They tested the effect of NaPT on each of the mutant strains and found that strains with mutations in the TIM17 and TIM23 genes were among the most sensitive. And, when they checked the data from previous chemogenomic screens, they saw that these two mutants were much more sensitive to NaPT than to any other drug, showing that the effect was specific.
TIM17 and TIM23 are both subunits of the Tim23 complex in the mitochondrial inner membrane that acts as a gate for many of the proteins that end up in mitochondria. The researchers found that NaPT specifically inhibited the function of this mitochondrial gatekeeper complex in an in vitro mitochondrial import assay, confirming its selectivity.
So, Aiyar and coworkers had found a drug that alleviates the effects of an ATP synthase disorder by modulating the function of a mitochondrial gatekeeper. This in itself was a huge advance: the discovery that a potentially useful, already-approved drug has a specific effect on this disease phenotype.
However, the scientists took things a step further by looking to see whether a genetic therapy could accomplish the same thing as the drug. It was already known that overexpressing Tim21p, a regulatory subunit of the Tim23 complex, could modulate the function of the complex similarly to the effects they had seen for NaPT.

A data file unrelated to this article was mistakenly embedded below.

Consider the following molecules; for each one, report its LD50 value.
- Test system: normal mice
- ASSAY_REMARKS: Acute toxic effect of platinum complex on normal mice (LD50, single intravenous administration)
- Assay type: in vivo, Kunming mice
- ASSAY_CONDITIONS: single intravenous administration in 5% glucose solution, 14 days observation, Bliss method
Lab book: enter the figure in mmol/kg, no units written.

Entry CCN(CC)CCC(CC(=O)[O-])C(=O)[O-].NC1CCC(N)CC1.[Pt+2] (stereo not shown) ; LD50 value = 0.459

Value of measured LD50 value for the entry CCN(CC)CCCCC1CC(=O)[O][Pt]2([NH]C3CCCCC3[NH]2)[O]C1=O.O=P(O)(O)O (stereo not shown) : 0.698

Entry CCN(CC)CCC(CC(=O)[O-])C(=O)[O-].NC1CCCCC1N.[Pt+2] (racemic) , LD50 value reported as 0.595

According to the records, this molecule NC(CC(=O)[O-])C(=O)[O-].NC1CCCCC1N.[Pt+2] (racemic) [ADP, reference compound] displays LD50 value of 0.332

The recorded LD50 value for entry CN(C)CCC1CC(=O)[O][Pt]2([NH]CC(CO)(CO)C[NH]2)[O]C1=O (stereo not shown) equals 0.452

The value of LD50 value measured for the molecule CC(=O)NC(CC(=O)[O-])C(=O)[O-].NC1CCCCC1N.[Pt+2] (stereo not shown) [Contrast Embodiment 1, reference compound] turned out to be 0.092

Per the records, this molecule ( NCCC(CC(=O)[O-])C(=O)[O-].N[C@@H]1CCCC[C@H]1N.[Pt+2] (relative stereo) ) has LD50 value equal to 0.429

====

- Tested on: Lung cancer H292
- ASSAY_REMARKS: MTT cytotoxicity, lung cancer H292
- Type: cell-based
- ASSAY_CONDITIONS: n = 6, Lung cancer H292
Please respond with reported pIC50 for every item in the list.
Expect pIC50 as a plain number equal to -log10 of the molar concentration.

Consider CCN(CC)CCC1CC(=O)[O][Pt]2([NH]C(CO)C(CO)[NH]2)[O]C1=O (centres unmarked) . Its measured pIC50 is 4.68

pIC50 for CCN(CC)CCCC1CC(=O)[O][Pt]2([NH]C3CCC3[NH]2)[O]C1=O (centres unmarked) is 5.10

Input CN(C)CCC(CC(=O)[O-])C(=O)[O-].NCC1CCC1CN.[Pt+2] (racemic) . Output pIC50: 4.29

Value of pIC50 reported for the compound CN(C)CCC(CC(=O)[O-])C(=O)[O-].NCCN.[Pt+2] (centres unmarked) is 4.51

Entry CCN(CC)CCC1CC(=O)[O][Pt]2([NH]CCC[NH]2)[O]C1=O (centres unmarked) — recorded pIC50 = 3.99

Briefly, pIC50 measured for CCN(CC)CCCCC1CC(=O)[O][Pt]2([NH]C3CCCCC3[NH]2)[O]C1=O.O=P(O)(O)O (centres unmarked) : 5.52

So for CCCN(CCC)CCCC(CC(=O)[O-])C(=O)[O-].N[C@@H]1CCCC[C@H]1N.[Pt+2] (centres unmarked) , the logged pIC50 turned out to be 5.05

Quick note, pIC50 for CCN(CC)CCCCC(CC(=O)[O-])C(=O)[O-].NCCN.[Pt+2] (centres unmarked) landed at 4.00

So the researchers tested whether overexpressing Tim21p would improve respiratory growth of the fmc1 mutant. Sure enough, it did. Consistent with this, assembly of the respiratory enzyme complexes of the mitochondrial inner membrane was more efficient when Tim21p was overexpressed.
Most importantly, overexpression of Tim21p in the fmc1 mutant cells caused their total ATP synthesis to more than double. And even more exciting was the discovery that overexpressing TIMM21, the human ortholog of TIM21, in the NARP disease human cell line improved survival of those cells.
So, just like a parent deciding how many kids should be in a bounce house so that everyone has a good time, the Tim23 complex can be made to “decide” which proteins, or perhaps how many proteins, get into mitochondria, with the end result that ATP synthesis happens as efficiently as possible. The exact mechanism of this effect is still unclear, but it is clear that modulating import in this way can improve mitochondrial health even when disease mutant proteins are present.
The next step will be to translate this discovery into therapies that will help mitochondrial disease patients. People with various mitochondrial disorders may finally be able to turn their mitochondria into safe, fun places.
by Maria Costanzo, Ph.D., Senior Biocurator, SGD
March 06, 2014
Imagine the heater at your house is run by a homemade copper-zinc battery. You are counting on a delivery of a copper solution that will keep the thing going. Unfortunately it fails to come, which means the battery doesn’t work and you are left out in the cold.
Turns out that something similar can happen in cells too. The respiratory chain that makes most of our energy needs copper to work. In a recent study, Ghosh and coworkers showed that if Coa6p doesn’t do its job delivering copper to the respiratory chain, the cell can’t make enough energy.